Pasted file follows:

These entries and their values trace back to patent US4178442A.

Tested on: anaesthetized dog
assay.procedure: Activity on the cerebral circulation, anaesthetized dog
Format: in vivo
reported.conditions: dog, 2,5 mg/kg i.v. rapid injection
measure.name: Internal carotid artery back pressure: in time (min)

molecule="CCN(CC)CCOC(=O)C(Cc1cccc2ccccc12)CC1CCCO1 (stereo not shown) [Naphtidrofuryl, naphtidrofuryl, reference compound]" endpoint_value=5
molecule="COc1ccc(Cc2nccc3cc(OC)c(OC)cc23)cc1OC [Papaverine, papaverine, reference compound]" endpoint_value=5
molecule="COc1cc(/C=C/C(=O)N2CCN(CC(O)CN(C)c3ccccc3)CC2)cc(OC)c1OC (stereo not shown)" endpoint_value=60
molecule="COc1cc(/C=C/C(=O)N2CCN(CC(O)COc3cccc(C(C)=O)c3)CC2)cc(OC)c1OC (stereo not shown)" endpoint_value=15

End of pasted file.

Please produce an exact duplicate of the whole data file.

These entries and their values trace back to patent US4178442A.

Tested on: anaesthetized dog
assay.procedure: Activity on the cerebral circulation, anaesthetized dog
Format: in vivo
reported.conditions: dog, 2,5 mg/kg i.v. rapid injection
measure.name: Internal carotid artery back pressure: in time (min)

molecule="CCN(CC)CCOC(=O)C(Cc1cccc2ccccc12)CC1CCCO1 (stereo not shown) [Naphtidrofuryl, naphtidrofuryl, reference compound]" endpoint_value=5
molecule="COc1ccc(Cc2nccc3cc(OC)c(OC)cc23)cc1OC [Papaverine, papaverine, reference compound]" endpoint_value=5
molecule="COc1cc(/C=C/C(=O)N2CCN(CC(O)CN(C)c3ccccc3)CC2)cc(OC)c1OC (stereo not shown)" endpoint_value=60
molecule="COc1cc(/C=C/C(=O)N2CCN(CC(O)COc3cccc(C(C)=O)c3)CC2)cc(OC)c1OC (stereo not shown)" endpoint_value=15